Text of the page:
Noting that today those who opposed the forces of evil, who risked their lives to stand up to an unjust and inhumane system in order to defend and protect the lives of others, are valued role models, moral compasses, the cardinal reminded his listeners that they were in a place that has witnessed much turmoil through the centuries but has preserved and stood up for the truth about the dignity of man, who comes from God and belongs to God. Here, as everyone knows, even during the period of the Holocaust, a clear voice was heard that bore vivid witness and rose up against the extermination of the Jewish people, said the cardinal.
At the end of his remarks, the cardinal expressed the hope that this gathering would be more than a mere conversation between Catholics and Jews, and would provide encouragement, genuine assistance, cooperation, acceptance and love.
“We are particularly pleased that our young seminarians and students are with us today. We want them to learn to recognize true values, always stand up for the truth and resist every evil. They need to see and sense this, first of all in the reflections, speech and behavior of those of us who are older. Dear friends, there are evils that leave us speechless. Pain, tears and silence remain. There are also examples of goodness that do not need words because closeness, gratitude and blessing are enough. On our cathedral tower, we have placed a memorial banner as an image of tears for the victims of the Holocaust, an image of our outcries against man’s sins. The inscription on this banner is a prayer that invokes a heavenly blessing upon those of us who pledge to stand up for the truth and for the light, so that darkness and evil shall never occur again,” concluded Cardinal Bozanić.
Prayers were then recited by Cardinal Bozanić and a representative of the Jewish community, Eshchar Gad. The assembled were also addressed by Julija Koš, the representative of Chief Rabbi Dr. Kotel Da-Don.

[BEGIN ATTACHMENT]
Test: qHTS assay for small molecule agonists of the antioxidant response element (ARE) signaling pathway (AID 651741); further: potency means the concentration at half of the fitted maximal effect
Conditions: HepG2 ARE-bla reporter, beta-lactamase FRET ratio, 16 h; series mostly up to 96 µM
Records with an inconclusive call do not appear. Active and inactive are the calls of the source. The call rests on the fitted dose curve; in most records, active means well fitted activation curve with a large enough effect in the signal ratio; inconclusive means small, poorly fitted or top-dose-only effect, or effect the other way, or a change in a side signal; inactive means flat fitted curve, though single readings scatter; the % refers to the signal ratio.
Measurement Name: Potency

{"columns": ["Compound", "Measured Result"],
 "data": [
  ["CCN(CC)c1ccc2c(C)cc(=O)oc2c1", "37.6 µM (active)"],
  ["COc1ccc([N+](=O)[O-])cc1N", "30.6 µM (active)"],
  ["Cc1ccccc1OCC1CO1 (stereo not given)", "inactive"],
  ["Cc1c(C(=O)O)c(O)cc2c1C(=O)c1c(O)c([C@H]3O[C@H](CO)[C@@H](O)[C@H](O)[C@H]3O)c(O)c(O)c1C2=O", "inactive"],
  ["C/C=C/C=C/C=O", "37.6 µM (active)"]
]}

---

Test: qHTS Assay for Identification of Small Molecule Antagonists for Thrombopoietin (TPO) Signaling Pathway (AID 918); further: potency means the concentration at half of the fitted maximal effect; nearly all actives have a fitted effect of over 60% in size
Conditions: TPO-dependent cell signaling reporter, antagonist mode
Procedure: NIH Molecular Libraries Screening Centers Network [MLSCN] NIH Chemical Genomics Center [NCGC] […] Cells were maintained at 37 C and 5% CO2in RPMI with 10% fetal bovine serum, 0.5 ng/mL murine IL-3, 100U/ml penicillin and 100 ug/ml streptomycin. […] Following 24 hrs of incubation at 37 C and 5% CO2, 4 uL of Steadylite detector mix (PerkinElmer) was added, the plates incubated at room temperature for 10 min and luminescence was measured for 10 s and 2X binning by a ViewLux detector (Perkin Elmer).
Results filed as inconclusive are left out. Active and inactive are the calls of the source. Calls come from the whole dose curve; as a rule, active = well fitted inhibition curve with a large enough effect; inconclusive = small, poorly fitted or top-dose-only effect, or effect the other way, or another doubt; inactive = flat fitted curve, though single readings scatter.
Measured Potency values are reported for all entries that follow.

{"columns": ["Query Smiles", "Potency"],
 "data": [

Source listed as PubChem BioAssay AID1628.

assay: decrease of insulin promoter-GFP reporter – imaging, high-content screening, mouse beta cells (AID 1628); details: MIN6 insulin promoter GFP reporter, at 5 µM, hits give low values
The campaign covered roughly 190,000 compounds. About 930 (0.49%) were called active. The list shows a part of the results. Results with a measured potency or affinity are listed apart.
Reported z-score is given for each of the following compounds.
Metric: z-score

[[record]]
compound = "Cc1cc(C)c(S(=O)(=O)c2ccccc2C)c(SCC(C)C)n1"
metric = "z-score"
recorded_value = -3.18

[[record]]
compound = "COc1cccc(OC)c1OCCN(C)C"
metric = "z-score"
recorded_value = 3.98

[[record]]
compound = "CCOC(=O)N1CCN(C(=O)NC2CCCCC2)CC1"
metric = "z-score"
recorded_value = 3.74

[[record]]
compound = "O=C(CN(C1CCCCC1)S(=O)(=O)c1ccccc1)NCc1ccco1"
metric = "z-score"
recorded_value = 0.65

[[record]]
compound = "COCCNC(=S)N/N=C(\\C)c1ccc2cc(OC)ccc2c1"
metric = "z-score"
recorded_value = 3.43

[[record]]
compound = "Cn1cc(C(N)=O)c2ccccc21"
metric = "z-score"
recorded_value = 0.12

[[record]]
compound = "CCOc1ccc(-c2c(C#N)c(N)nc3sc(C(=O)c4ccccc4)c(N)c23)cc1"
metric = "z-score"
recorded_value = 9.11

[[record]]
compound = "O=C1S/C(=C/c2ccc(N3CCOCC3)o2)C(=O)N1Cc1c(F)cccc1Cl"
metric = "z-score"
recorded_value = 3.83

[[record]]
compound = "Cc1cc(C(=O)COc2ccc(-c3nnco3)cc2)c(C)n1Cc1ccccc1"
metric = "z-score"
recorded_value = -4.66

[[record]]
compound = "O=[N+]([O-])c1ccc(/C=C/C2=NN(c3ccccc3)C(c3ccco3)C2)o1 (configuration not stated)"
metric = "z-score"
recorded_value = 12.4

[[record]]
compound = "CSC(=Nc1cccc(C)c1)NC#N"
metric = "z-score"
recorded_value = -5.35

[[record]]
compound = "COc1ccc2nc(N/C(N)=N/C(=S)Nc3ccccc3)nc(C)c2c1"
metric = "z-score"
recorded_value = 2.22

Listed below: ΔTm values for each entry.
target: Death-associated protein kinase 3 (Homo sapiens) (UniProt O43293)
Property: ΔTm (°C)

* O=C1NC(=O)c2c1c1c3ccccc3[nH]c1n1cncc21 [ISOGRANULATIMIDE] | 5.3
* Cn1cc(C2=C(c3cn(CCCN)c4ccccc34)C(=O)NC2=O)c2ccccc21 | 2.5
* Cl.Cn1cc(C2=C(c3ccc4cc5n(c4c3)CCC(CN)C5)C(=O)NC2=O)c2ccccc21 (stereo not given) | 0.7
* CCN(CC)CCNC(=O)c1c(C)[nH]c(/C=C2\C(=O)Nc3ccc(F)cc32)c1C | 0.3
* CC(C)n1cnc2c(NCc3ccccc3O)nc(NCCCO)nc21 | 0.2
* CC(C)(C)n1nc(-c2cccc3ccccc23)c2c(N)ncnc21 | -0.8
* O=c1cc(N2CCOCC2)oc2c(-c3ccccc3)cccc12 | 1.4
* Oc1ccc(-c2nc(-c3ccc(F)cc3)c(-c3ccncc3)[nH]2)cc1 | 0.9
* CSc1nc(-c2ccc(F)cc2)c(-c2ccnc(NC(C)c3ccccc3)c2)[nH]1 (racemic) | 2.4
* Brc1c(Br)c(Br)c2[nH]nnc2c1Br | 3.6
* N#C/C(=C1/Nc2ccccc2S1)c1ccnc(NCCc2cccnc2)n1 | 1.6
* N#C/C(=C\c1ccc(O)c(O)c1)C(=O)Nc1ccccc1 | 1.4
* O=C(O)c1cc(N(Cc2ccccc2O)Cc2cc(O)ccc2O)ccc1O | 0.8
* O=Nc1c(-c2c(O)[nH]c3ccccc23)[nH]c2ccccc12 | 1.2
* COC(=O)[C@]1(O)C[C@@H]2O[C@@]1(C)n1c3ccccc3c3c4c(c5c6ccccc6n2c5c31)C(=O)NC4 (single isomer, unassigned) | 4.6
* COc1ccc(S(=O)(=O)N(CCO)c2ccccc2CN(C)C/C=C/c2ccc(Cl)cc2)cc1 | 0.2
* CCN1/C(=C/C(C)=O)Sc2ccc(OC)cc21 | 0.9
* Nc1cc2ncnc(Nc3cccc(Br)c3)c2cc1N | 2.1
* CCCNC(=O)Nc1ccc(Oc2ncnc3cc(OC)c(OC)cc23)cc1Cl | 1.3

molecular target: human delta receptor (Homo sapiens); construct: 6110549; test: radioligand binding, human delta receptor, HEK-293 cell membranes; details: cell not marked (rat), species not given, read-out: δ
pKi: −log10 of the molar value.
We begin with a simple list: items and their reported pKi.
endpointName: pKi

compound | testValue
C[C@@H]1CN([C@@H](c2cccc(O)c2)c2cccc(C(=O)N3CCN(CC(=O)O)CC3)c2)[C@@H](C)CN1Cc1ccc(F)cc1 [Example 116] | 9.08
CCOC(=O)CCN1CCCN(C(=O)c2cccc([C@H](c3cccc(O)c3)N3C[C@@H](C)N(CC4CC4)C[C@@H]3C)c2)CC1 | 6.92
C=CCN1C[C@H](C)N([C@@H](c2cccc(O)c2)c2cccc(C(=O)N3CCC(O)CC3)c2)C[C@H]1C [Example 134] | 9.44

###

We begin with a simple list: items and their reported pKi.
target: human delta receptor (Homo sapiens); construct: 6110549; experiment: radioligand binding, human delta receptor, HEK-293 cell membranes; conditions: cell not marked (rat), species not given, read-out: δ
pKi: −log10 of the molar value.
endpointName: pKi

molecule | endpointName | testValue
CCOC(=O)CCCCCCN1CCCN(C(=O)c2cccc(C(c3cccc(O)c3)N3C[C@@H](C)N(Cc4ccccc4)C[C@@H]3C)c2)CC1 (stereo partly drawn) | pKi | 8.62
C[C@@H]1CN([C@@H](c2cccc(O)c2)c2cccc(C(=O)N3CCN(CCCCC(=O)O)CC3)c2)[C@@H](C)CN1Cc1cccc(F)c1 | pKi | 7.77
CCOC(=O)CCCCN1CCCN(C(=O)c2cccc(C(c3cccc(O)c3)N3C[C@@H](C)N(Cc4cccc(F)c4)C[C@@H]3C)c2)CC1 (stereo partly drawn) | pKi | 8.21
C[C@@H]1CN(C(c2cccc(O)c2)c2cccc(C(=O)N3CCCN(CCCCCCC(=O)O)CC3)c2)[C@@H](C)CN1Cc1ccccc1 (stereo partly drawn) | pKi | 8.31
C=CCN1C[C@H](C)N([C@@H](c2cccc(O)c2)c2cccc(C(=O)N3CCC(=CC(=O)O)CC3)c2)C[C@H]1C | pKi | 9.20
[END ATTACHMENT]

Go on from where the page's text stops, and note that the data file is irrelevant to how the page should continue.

This prayer gathering in commemoration of International Holocaust Remembrance Day concluded with the singing of the anthem of the State of Israel and Psalm 85, Show Us, Lord, Your Mercy.
The gathering was attended by Auxiliary Bishops Msgr. Ivan Šaško and Msgr. Mijo Gorski of Zagreb; Kristijan Lepešić of the Hatikva Jewish Information Education Center; representatives of the Jewish community, the Speaker of the Croatian Parliament, Gordan Jandroković; the representative of the President of the Republic Croatia and the Prime Minister of the Republic of Croatia, Mate Granić; the Deputy Prime Minister and Minister of Foreign and European Affairs, Marija Pejčinović Burić; the Minister of Culture, Nina Obuljen Koržinek; the Mayor of Zagreb; Milan Bandić; ambassadors, representatives of the World Jewish Congress, members of the Jewish community and families of Holocaust survivors.
A 50-meter-long and 8-meter-wide banner was affixed to the southern tower of the cathedral in Zagreb, with inscriptions in the Croatian and Hebrew languages: “January 27, A Day of Remembrance for Victims of the Holocaust—International Holocaust Remembrance Day, and a quotation from the Book of Isaiah (56:5): “I will give them, in my house and within my walls, a monument and a name … an eternal name, which shall not be cut off will I give them,” reported the Press Office of the Archdiocese of Zagreb.